The Clients 

In this study, data was collected on 119 children. There were 51 males and 68 females. The ages ranged from 1 to 17 years old. The ethnic makeup of the children was as follows: 69% Caucasian, 10% Hispanic, 9% multiracial, 3% Asian or Pacific Islander, 2% American Indian, 1% African American, 5% other, and 2% unspecified. All of the children had been exposed to substantial verbal abuse in their homes, 50% had been exposed to physical abuse, and 8% had been exposed to life threatening abuse by the non-offending parent in their home. Only 20% of the children had physical violence directed toward them.

Several outcome measures were used, however, in this paper we will be focusing on the results from the Parenting Stress Index-Short Form (PSI-SF) scores. The PSI-SF consists of 36 items derived from the Parenting Stress Index which comprise three scales: Parental Distress, Difficult Child Characteristics, and Dysfunctional Parent-Child Interaction. Normed on more than 2,500 parents, the PSI and PSI-SF are robust measures that maintain their validity with diverse non-English speaking cultures. Both have proven useful in programs aimed at early identification and prevention of family problems, and are helpful in planning intervention and treatment. (Abdinl, 1999). This assessment was given to participants at the beginning and at the end of treatment. As noted above, there was no standard treatment length. Treatment length was based on the needs of the child as determined by their therapist.


The magnitude of the pre-to-post changes were determined by using paired sample T-tests. The alpha level was set at the .05 level to determine statistical significance. The PSI-SF yielded the following results. There was a significant difference in Total Stress t(26) = 2.87, p < .00, which demonstrated a reduction in total parenting stress.











Total Score

Parental Distress

Parent Child Interaction

Difficult Child

Figure 1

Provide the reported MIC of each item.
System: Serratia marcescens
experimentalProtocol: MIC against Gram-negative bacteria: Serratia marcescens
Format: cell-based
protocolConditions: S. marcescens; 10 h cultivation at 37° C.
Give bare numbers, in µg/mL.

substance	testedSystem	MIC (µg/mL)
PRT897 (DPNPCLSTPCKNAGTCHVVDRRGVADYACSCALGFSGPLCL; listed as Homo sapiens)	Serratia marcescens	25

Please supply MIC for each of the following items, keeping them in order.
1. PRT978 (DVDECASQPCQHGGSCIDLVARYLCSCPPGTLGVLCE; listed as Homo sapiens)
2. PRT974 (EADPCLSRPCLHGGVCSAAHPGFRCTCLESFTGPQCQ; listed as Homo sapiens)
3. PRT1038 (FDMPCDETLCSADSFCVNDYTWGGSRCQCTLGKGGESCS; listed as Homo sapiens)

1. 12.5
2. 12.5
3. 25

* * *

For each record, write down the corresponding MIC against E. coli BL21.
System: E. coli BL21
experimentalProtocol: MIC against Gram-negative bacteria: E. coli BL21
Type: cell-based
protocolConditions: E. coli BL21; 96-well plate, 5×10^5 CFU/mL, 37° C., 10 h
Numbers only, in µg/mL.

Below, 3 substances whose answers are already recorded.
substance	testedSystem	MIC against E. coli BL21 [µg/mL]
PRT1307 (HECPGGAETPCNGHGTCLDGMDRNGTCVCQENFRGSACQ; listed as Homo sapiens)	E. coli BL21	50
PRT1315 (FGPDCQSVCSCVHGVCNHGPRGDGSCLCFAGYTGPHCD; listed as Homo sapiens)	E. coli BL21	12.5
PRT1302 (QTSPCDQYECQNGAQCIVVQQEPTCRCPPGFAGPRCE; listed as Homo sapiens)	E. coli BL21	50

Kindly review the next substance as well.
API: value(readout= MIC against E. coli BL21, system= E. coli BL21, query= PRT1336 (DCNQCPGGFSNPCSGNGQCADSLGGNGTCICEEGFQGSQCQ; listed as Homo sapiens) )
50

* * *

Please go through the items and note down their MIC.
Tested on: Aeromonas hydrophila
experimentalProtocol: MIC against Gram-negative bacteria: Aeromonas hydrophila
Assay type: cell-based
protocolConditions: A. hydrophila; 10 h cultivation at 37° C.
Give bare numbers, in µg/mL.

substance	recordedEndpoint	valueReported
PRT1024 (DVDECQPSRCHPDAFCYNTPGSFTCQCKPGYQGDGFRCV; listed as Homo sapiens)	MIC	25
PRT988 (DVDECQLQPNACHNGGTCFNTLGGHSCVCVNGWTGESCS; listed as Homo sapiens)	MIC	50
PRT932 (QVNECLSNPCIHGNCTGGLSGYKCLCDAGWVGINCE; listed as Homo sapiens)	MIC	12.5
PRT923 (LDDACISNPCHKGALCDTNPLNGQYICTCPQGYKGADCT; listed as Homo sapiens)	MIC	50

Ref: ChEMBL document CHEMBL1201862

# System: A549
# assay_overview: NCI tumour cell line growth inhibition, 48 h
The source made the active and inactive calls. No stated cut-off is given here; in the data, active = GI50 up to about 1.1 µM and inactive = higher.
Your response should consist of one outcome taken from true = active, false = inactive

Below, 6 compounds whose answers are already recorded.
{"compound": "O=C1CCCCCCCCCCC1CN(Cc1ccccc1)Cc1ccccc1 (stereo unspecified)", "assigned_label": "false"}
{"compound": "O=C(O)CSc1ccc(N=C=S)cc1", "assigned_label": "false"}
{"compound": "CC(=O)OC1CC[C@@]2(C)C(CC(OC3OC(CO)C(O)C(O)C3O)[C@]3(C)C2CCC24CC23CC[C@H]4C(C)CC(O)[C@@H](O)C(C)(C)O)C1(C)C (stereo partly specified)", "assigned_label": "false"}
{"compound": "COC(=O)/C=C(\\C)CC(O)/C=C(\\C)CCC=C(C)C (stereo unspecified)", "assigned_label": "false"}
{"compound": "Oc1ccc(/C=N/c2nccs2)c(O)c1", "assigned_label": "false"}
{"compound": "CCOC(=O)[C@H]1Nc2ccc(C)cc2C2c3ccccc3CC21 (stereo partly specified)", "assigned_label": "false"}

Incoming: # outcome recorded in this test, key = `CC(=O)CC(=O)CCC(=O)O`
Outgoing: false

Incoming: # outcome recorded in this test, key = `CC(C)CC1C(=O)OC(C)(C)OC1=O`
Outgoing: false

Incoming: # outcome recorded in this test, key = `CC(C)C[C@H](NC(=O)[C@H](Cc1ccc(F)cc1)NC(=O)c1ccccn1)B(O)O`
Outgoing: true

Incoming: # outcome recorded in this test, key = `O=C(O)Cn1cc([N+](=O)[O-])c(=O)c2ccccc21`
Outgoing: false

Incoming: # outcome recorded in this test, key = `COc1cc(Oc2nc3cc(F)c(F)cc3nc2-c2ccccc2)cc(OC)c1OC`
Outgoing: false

PSI-SF Pre- Post Mean Scores 

Pre-test Mean Score

Post-test Mean Score

There was also a significant decrease in all of the subscale variables: parent distress t(26) = 4.24, p < .00, parent child interaction t(26) = 2.68, p < .01, attention and difficult child t(26) = 3.30, p < .00 (see Table 1, & Figure 1).

Table 1 PSI-SF Pre-Post Mean Scores and Standard Deviation Subscale Pre-test Mean Standard Deviation Post-test Mean Standard Deviation
Total Score 75.36 20.91 66.81 19.03
Parental Distress 24.55 8.10 23.04 8.83
Parent Child Interaction 20.92 6.62 18.37 6.04
Difficult Child 29.98 9.16 25.41 7.27

Using a two sample t-test, comparisons were conducted between the normative sample (Abdinl, 1990) of the PSI-SF and the sample obtained in this research. This analysis was done to compare the parental stress between the families who experienced domestic violence in this study and those who had not.

For those families evaluated with the PSI-SF at pretest there were significantly elevated scores for the research sample in parental distress: t(98) = -2.02, p < .05, parent/child interaction t(92) = 2.99, p < .00, and difficult child t(93) = 2.92, p < .00. However, there was no significant difference for total score t(10) = 2.12, p < .05. In order to detemine if treatment was effective in reducing parent stress to normal levels, the post-test means were compared to the normative sample means. There was no significant difference found for total stress, parent/child interaction, or difficult child (see Figure 2). However, the parental distress subscale was significnaly lower t(27) = -1.99, p < .05 than the normative sample (see Figure 2).